Guest post: Data Jam! Exploring creative uses of open data

The iconic products of the future won't be made of plastic or glass - they will be made of data
Chris Downs, service designer

Students and staff from University of the Arts London met at the ODI on a sunny Saturday 17 May for a hands on workshop run as part of the Restless Futures programme at Central Saint Martins.

Facilitated by service design pioneer Chris Downs, and the ODI's art associate, Julie Freeman, the goal of the workshop was to introduce art and design students to the possibilities for making creative uses of open data and to explore data driven ideas by identifying social, financial, environmental problems that need to be solved.


Chris kicked off the day with an inspiring presentation about designing with data, provoking a series of questions: What is Open Data? Where can we find it? Why should we think about designing services with it? What methods and processes can we use? Artists Kasia Molga and Fabio Lattanzi Antinori then presented their own data driven artworks, providing further insights into creative uses of data.

A working lunch was next: our task was to identify problems or opportunities relating to the environment, education, business and commerce, finance, transport, or health and well-being. We then formed 5 teams around the identified issues, and were asked to design a service or product that would use open data to address them. The afternoon was spent furiously working to identify and describe our users, their needs, the data we might use and our proposed solutions. This is what the teams came up with:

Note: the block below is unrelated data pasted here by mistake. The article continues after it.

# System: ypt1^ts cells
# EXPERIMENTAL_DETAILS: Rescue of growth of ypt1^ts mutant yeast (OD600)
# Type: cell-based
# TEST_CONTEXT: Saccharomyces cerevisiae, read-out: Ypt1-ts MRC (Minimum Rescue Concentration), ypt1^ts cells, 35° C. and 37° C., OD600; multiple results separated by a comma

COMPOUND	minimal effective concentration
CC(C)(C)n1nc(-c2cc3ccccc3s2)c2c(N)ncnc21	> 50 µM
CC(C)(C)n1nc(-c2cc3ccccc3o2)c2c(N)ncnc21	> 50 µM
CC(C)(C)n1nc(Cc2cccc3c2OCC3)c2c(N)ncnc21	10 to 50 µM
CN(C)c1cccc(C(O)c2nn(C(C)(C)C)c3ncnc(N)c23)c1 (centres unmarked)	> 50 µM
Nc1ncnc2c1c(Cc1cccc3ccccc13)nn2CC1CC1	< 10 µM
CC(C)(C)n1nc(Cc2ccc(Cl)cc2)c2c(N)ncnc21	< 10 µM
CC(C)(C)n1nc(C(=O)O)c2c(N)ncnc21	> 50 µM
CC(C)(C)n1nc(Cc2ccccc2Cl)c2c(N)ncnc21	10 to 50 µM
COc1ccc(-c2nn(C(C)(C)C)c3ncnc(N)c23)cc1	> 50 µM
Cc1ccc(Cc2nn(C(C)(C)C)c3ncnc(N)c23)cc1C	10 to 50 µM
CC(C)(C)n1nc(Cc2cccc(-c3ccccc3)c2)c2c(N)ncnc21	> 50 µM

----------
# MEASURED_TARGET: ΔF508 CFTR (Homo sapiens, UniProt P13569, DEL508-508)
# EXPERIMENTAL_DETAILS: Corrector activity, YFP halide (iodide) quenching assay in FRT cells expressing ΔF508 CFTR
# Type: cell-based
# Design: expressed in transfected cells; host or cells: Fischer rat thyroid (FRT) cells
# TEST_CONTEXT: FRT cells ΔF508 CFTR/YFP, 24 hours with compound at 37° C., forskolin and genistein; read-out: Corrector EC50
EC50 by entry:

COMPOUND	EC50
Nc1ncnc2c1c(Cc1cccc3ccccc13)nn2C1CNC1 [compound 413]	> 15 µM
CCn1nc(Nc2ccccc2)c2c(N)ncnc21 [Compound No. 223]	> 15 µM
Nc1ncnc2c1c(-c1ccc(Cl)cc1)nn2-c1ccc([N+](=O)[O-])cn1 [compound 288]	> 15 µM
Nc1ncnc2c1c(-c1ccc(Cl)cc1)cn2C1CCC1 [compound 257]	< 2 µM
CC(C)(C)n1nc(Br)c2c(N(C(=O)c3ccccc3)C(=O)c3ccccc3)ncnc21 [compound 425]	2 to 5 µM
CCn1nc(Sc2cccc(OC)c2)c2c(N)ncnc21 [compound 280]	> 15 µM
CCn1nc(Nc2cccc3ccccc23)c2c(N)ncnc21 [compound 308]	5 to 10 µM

Serendipity - a service that enables people to trade their skills and experience instead of relying on money, using data created through endorsements.

Skool of Different Thoughts - a vision for the future of education, where teaching models are designed around the different learning styles and values of children.

Bank of Trust - A design for a future where knowledge is prescribed by the NHS and trust becomes the new currency.

Flockr - a mobile app designed to help partially sighted people navigate the city, using open street maps, gps and user generated data.

Echo n - a service that removes space debris by enablng customers to bid for it through online trading.

Finally, the teams pitched their ideas to Gavin Starks, the ODI's CEO, Ulrich Atz, Head of Statistics, and curator Shiri Shalmy, and after some deliberation, the prize went to the Flockr team.


It was an energetic, thought provoking day, with a high level of intellectual rigour demonstrated by UAL’s students. This is encouraging, because as Chris says, it is their responsibility to understand the properties and affordances of open data, so they can begin forging the iconic products and services of the future.


This event was organised by artist and PhD student Charlotte Webb @otheragent

For more information about Restless Futures visit the CSM website, or search for #restlessfutures on Twitter. CSM Digital Projects Director Jo Morrison, has written a blog post about the event on the Digital Present blog.